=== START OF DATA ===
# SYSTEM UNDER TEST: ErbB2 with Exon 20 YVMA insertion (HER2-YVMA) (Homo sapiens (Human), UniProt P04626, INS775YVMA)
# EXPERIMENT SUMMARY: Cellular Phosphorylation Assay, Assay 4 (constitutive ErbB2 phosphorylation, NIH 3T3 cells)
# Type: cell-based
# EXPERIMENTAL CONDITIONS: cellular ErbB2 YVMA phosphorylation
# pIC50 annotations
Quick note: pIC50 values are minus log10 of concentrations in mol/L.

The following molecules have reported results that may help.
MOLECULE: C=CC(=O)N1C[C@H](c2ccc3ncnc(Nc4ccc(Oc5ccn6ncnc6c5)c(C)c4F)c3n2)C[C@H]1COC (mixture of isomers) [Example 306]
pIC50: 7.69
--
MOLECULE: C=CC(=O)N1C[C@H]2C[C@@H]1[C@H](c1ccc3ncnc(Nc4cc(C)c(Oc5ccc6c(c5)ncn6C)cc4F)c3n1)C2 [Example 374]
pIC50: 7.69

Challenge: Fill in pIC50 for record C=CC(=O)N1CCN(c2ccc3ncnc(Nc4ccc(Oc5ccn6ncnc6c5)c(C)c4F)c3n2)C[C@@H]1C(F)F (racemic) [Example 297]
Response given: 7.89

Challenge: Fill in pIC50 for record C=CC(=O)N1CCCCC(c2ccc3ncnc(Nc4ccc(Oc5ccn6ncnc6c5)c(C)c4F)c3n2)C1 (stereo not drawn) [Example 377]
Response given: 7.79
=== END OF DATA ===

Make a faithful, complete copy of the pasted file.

# SYSTEM UNDER TEST: ErbB2 with Exon 20 YVMA insertion (HER2-YVMA) (Homo sapiens (Human), UniProt P04626, INS775YVMA)
# EXPERIMENT SUMMARY: Cellular Phosphorylation Assay, Assay 4 (constitutive ErbB2 phosphorylation, NIH 3T3 cells)
# Type: cell-based
# EXPERIMENTAL CONDITIONS: cellular ErbB2 YVMA phosphorylation
# pIC50 annotations
Quick note: pIC50 values are minus log10 of concentrations in mol/L.

The following molecules have reported results that may help.
MOLECULE: C=CC(=O)N1C[C@H](c2ccc3ncnc(Nc4ccc(Oc5ccn6ncnc6c5)c(C)c4F)c3n2)C[C@H]1COC (mixture of isomers) [Example 306]
pIC50: 7.69
--
MOLECULE: C=CC(=O)N1C[C@H]2C[C@@H]1[C@H](c1ccc3ncnc(Nc4cc(C)c(Oc5ccc6c(c5)ncn6C)cc4F)c3n1)C2 [Example 374]
pIC50: 7.69

Challenge: Fill in pIC50 for record C=CC(=O)N1CCN(c2ccc3ncnc(Nc4ccc(Oc5ccn6ncnc6c5)c(C)c4F)c3n2)C[C@@H]1C(F)F (racemic) [Example 297]
Response given: 7.89

Challenge: Fill in pIC50 for record C=CC(=O)N1CCCCC(c2ccc3ncnc(Nc4ccc(Oc5ccn6ncnc6c5)c(C)c4F)c3n2)C1 (stereo not drawn) [Example 377]
Response given: 7.79